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Dropout rates

Question:
What are the dropout rates of high school students?

Response:

The status dropout rate1 represents the percentage of 16- to 24-year-olds who are not enrolled in school and have not earned a high school credential (either a diploma or an equivalency credential such as a GED certificate). In 2021, there were 2.0 million status dropouts between the ages of 16 and 24. The overall status dropout rate decreased from 8.3 percent in 2010 to 5.2 percent in 2021.2

The status dropout rate varied by race/ethnicity in 2021. The status dropout rate for Pacific Islanders (7.6 percent) was higher than the rates for White and Asian 16- to 24-year-olds, but it was not measurably different from the rates for other groups. Among the remaining racial/ethnic groups, dropout rates were lowest for Asian and highest for American Indian/Alaska Native 16- to 24-year-olds, with differing rates as follows:

From 2010 to 2021, the status dropout rate declined for 16- to 24-year-olds who were

In contrast, there was no measurable difference between the status dropout rates in 2010 and 2021 for those who were Pacific Islander. Further, there were no measurable differences between the status dropout rates in 2019—the year before the coronavirus pandemic—and 2021 for any racial/ethnic group.

In 2021, the status dropout rate was higher for male 16- to 24-year-olds than for female 16- to 24-year-olds overall (6.1 vs. 4.2 percent). Status dropout rates were higher for males than for females among those who were

However, there were no measurable differences in status dropout rates between males and females who were Pacific Islander.

1 In this Fast Fact, status dropout rates are based on data from the American Community Survey (ACS). The ACS is an annual survey that covers a broad population, including individuals living in households, individuals living in noninstitutionalized group quarters, and individuals living in institutionalized group quarters. Noninstitutionalized group quarters include college and university housing, military quarters, facilities for workers and religious groups, and temporary shelters for the homeless. Institutionalized group quarters include adult and juvenile correctional facilities, nursing facilities, and other health care facilities.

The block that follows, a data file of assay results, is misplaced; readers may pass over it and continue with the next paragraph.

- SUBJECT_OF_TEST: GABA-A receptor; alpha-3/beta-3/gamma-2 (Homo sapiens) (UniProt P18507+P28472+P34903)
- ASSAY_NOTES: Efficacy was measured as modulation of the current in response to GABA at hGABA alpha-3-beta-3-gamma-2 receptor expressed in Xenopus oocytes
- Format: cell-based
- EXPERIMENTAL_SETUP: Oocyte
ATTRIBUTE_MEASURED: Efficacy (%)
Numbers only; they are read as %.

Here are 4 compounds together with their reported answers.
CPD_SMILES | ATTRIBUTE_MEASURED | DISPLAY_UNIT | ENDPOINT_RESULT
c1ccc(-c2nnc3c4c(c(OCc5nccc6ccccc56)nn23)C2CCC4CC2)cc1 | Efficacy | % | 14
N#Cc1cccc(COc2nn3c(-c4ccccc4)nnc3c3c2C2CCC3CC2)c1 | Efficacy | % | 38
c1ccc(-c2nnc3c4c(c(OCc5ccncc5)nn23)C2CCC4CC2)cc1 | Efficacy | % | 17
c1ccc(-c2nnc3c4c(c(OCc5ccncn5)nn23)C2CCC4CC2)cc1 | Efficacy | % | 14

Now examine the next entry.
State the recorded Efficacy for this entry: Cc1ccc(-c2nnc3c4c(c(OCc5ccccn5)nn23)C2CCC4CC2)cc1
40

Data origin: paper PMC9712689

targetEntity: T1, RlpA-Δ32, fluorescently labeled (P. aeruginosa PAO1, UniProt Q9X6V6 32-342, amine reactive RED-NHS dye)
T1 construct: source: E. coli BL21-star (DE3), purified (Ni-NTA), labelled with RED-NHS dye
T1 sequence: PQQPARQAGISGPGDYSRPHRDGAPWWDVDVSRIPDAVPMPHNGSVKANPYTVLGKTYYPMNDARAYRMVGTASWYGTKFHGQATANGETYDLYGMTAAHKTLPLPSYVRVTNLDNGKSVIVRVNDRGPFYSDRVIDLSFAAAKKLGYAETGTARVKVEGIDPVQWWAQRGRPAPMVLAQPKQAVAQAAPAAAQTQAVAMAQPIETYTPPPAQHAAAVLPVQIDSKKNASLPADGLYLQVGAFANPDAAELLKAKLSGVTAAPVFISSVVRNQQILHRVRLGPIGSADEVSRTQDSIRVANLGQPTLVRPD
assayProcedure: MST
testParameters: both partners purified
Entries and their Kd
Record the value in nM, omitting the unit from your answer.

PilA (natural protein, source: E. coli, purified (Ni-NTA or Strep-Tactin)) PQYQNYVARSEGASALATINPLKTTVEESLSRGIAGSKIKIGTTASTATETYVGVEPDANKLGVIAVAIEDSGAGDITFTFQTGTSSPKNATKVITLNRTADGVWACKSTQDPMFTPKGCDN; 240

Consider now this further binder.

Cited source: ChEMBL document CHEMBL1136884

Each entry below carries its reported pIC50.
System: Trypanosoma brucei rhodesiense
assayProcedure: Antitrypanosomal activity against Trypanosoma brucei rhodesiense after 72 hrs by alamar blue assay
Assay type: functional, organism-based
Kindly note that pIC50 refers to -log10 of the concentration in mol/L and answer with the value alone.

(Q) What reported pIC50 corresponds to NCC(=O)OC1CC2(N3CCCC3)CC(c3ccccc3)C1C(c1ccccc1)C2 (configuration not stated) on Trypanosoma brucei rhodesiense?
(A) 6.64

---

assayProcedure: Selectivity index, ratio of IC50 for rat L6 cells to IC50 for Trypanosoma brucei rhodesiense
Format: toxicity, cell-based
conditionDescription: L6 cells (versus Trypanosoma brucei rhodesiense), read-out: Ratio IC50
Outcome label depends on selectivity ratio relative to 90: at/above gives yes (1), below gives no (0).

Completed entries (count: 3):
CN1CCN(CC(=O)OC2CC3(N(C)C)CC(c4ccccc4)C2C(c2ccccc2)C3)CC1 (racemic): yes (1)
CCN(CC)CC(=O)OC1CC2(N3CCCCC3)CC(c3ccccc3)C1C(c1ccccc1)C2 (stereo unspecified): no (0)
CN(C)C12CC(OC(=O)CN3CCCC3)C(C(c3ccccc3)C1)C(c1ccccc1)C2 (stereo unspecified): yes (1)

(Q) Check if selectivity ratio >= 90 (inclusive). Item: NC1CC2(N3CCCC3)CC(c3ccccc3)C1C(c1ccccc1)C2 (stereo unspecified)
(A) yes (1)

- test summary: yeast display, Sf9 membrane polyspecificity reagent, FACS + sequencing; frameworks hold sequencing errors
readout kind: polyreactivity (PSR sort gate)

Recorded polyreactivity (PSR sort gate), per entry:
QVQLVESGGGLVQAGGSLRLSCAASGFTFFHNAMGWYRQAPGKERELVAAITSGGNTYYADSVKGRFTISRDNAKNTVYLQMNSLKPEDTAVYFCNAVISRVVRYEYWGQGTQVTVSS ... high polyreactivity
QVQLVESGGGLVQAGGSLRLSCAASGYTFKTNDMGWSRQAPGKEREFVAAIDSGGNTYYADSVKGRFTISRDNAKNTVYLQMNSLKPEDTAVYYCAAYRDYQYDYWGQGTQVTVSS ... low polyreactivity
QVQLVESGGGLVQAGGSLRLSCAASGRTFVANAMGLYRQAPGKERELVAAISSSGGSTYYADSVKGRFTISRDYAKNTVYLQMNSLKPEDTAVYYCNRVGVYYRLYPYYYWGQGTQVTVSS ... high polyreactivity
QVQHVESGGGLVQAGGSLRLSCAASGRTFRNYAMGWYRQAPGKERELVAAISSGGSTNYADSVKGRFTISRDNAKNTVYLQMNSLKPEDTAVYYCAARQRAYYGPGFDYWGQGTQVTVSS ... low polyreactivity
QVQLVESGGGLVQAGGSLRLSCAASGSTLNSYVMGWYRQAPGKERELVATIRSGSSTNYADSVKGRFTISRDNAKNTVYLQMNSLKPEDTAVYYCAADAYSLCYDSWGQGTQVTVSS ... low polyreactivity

2 The 2020 data are excluded from trend analyses. Due to the impact of the coronavirus pandemic on response rates and survey administration, the Census Bureau changed the 2020 American Community Survey (ACS) release status to an experimental data product, meaning that it does not meet the Census Bureauís typical quality standards. Due to limitations of comparability over time for the experimental data product, 2020 ACS data are excluded from these analyses. For more information see https://www.census.gov/content/dam/Census/library/working-papers/2021/acs/2021_CensusBureau_01.pdf.

SOURCE: National Center for Education Statistics. (2023). Status Dropout Rates. Condition of Education. U.S. Department of Education, Institute of Education Sciences. Retrieved May 11, 2023, from https://nces.ed.gov/programs/coe/indicator/coj.

Numbers in figure titles reflect original numeration from source Condition of Education indicators.

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